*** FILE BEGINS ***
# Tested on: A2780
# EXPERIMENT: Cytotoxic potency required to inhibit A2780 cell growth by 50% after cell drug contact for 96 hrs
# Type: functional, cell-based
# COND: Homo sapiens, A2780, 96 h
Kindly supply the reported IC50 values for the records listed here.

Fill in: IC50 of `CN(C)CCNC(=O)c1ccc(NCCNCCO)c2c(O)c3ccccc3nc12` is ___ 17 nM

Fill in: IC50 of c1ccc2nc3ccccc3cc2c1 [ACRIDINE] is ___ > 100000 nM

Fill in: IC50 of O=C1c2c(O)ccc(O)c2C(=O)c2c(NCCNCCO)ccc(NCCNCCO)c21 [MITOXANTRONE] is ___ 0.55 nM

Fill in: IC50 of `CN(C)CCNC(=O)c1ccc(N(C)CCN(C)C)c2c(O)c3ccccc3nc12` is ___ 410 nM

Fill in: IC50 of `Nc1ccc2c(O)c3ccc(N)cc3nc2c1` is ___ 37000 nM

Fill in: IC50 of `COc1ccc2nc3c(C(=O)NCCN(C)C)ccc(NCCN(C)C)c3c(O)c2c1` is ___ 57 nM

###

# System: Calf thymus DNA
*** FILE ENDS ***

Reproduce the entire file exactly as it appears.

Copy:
# Tested on: A2780
# EXPERIMENT: Cytotoxic potency required to inhibit A2780 cell growth by 50% after cell drug contact for 96 hrs
# Type: functional, cell-based
# COND: Homo sapiens, A2780, 96 h
Kindly supply the reported IC50 values for the records listed here.

Fill in: IC50 of `CN(C)CCNC(=O)c1ccc(NCCNCCO)c2c(O)c3ccccc3nc12` is ___ 17 nM

Fill in: IC50 of c1ccc2nc3ccccc3cc2c1 [ACRIDINE] is ___ > 100000 nM

Fill in: IC50 of O=C1c2c(O)ccc(O)c2C(=O)c2c(NCCNCCO)ccc(NCCNCCO)c21 [MITOXANTRONE] is ___ 0.55 nM

Fill in: IC50 of `CN(C)CCNC(=O)c1ccc(N(C)CCN(C)C)c2c(O)c3ccccc3nc12` is ___ 410 nM

Fill in: IC50 of `Nc1ccc2c(O)c3ccc(N)cc3nc2c1` is ___ 37000 nM

Fill in: IC50 of `COc1ccc2nc3c(C(=O)NCCN(C)C)ccc(NCCN(C)C)c3c(O)c2c1` is ___ 57 nM

###

# System: Calf thymus DNA